Sri Lanka Looks to IMF for Help as Debt Burden ClimbsAsantha Sirimanne and Anusha Ondaatjie
Sri Lanka’s two-week-old government plans to start discussions with the International Monetary Fund on reducing a debt burden that grew under the previous administration, Finance Minister Ravi Karunanayake said.
Karunanayake, who will meet IMF officials today, said in an interview late yesterday that President Maithripala Sirisena wanted to reduce interest costs on the island nation’s 7.2 trillion rupees ($55 billion) in total debt. He ended Mahinda Rajapaksa’s 10-year rule in a Jan. 8 election.
“We are initiating discussions on a new program,” Karunanayake, 51, said in his Colombo office yesterday. He declined to give further details, only saying that “we will not be dictated to by any of these multilateral agencies.”
Sirisena is seeking to clean up Sri Lanka’s finances and review the nation’s growing ties with China, which has provided funding for large infrastructure projects. He plans to maintain fiscal discipline and eliminate corruption while taxing the “super rich” to benefit the poor, Karunanayake said.
About 40 percent of government revenues go to repaying interest on borrowings, one of the highest among countries rated by Moody’s Investors Service. Sri Lanka’s debt burden of 78 percent of gross domestic product also remains higher than similarly rated peers such as Vietnam and Kenya, in which the median is 41 percent of GDP, the company said this month.
Sirisena is reviewing all investment projects to ensure that they are done at a cheaper cost, Karunanayake said. That includes several China-backed projects, he said, adding that Sirisena and others have been in touch with Chinese President Xi Jinping over the investments.
China became Sri Lanka’s largest investor, top government lender and second-biggest trading partner under Rajapaksa. Projects include a proposed $1.4 billion complex the size of Monaco on reclaimed land in Colombo port.
“What we are telling the Chinese is nobody is prevented from doing projects here,” Karunanayake said. “But basically we cannot be told to endorse projects where costs are inflated.”
Sri Lanka is seeking to expand trade ties with the European Union, Karunanayake said. The bloc denied the island nation preferential trade access in 2010 due to human rights abuses during a 26-year civil war.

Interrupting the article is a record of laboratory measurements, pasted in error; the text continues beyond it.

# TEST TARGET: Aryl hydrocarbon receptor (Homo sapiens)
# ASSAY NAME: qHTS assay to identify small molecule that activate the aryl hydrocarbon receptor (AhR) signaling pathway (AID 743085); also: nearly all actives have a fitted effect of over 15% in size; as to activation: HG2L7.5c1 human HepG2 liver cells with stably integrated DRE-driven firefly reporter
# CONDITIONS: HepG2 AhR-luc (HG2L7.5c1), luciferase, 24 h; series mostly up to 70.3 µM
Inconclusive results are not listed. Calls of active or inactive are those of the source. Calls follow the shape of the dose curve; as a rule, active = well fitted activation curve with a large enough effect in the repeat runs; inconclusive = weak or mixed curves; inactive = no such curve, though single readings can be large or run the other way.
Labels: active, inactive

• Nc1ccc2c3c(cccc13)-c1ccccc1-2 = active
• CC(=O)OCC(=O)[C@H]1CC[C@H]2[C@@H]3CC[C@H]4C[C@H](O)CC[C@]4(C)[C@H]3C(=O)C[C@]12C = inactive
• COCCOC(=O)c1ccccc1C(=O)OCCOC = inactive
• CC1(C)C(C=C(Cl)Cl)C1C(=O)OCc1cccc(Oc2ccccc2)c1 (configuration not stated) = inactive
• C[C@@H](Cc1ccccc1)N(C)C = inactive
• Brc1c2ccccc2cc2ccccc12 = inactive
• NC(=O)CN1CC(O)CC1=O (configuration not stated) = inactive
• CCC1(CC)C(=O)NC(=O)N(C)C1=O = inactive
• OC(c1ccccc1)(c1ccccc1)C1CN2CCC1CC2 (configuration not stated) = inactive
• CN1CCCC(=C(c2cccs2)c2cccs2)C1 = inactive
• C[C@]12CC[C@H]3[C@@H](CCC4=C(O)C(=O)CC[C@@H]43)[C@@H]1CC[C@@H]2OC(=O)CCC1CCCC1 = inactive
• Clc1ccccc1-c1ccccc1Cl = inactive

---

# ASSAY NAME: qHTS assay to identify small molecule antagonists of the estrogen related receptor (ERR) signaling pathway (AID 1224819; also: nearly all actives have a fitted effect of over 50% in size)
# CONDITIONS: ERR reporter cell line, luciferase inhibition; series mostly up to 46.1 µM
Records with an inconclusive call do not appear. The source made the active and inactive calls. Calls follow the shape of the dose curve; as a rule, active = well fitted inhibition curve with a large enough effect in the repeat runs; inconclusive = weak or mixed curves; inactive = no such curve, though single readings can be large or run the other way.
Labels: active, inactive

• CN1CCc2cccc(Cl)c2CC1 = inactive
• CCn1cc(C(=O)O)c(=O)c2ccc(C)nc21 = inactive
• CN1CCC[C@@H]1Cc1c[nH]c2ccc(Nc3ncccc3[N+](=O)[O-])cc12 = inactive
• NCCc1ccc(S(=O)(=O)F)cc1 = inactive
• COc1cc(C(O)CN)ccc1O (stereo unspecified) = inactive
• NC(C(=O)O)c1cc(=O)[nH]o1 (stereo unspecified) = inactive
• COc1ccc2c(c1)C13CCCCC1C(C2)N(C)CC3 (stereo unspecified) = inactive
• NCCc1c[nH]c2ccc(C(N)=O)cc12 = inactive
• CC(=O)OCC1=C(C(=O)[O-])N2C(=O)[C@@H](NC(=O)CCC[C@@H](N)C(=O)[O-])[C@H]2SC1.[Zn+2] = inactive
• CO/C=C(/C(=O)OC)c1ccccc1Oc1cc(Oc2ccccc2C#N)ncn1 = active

The EU’s proportion of Sri Lanka’s total trade fell to 14 percent in 2013 from 23 percent a decade earlier, while China’s grew to 12 percent from 3 percent in that time, data compiled by Bloomberg show.
Sri Lanka last turned to the IMF after the civil war ended in 2009 to bolster its international reserves. It received the final tranche of a $2.6 billion IMF loan in 2012.
The IMF projected that Sri Lanka’s $67 billion economy would grow 6.5 percent in 2015, compared with 7 percent the previous year. It had averaged more than 7 percent growth since 2009, one of the fastest rates in South Asia.
Karunanayake, a former Sri Lankan commerce minister, said the finance ministry was also “collating the real situation” on Sri Lanka’s gross domestic product and debt. He had previously served in the cabinet in 2001 under a government led by the United National Party, the largest in Sirisena’s disparate coalition.
Karunanayake is scheduled on Jan. 29 to announce an interim budget that’s in line with Sirisena’s campaign pledges. The president is expected to dissolve the current parliament in April and call for general elections.
Sirisena’s backers, including free-market capitalists, hard-line Buddhist parties and the island’s main Tamil and Muslim groupings, may prompt changes in fiscal and economic policies that could erode Sri Lanka’s credit standing, Standard & Poor’s said after the vote.
“The overall budget deficit will not be increased,” Karunanayake said. “We will not burden the people. We are reducing costs, eradicating corruption.”
He said the government hasn’t decided yet on whether to privatize more companies, a policy endorsed by Prime Minister Ranil Wickremesinghe during two previous stints in the role.
“We will have a transparent environment for foreign investors,” Karunanayake said. “We will maintain macro-economic fundamentals conducive for investors.”
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